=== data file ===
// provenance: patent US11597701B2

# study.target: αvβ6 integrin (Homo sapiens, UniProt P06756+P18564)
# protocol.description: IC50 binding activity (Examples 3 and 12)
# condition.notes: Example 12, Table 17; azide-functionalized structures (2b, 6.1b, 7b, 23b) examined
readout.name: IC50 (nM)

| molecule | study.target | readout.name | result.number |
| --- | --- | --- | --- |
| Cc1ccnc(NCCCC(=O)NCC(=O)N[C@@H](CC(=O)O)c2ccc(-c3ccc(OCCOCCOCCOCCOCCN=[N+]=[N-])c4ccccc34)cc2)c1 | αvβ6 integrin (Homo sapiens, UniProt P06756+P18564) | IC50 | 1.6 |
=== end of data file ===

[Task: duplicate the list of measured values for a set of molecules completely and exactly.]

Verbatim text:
// provenance: patent US11597701B2

# study.target: αvβ6 integrin (Homo sapiens, UniProt P06756+P18564)
# protocol.description: IC50 binding activity (Examples 3 and 12)
# condition.notes: Example 12, Table 17; azide-functionalized structures (2b, 6.1b, 7b, 23b) examined
readout.name: IC50 (nM)

| molecule | study.target | readout.name | result.number |
| --- | --- | --- | --- |
| Cc1ccnc(NCCCC(=O)NCC(=O)N[C@@H](CC(=O)O)c2ccc(-c3ccc(OCCOCCOCCOCCOCCN=[N+]=[N-])c4ccccc34)cc2)c1 | αvβ6 integrin (Homo sapiens, UniProt P06756+P18564) | IC50 | 1.6 |